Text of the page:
De Francesco v Barnum (1890) 45 ChD 430.
A minor entered into a contract with the plaintiff to learn stage dancing. The minor was to serve the plaintiff for 7 years, and will only be paid if employed by the plaintiff, but the plaintiff had no obligation to employ her. The plaintiff could also terminate the contract unilaterally but the minor could not. The minor left the plaintiff and went to the defendant. The plaintiff alleged that the defendant induced the minor to breach his contract.
1. Whether or not the defendant induced the minor to breach her contract with the plaintiff.
1. That the contract between the minor and the plaintiff was not a valid contract.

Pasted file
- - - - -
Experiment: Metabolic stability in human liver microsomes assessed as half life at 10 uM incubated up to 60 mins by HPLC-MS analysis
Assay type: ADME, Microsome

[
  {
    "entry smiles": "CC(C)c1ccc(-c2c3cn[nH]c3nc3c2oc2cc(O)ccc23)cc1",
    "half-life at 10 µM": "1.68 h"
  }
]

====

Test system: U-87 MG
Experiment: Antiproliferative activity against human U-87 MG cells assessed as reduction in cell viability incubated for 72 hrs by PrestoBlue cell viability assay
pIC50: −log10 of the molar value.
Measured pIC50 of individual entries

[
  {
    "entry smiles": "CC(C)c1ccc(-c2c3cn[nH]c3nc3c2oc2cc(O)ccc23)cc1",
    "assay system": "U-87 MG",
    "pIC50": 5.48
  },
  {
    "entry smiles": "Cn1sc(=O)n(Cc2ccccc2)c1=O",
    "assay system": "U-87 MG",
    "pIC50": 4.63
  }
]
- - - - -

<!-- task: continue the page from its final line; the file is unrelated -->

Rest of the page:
The court ruled that the contract between the plaintiff and the minor was largely to the benefit of the plaintiff and not the minor, and that the contract was one-sided and unreasonable and could not thus be considered a valid contract. Since the contract was considered void, the plaintiff could thus not sue the defendant for breaching a non-existent contract.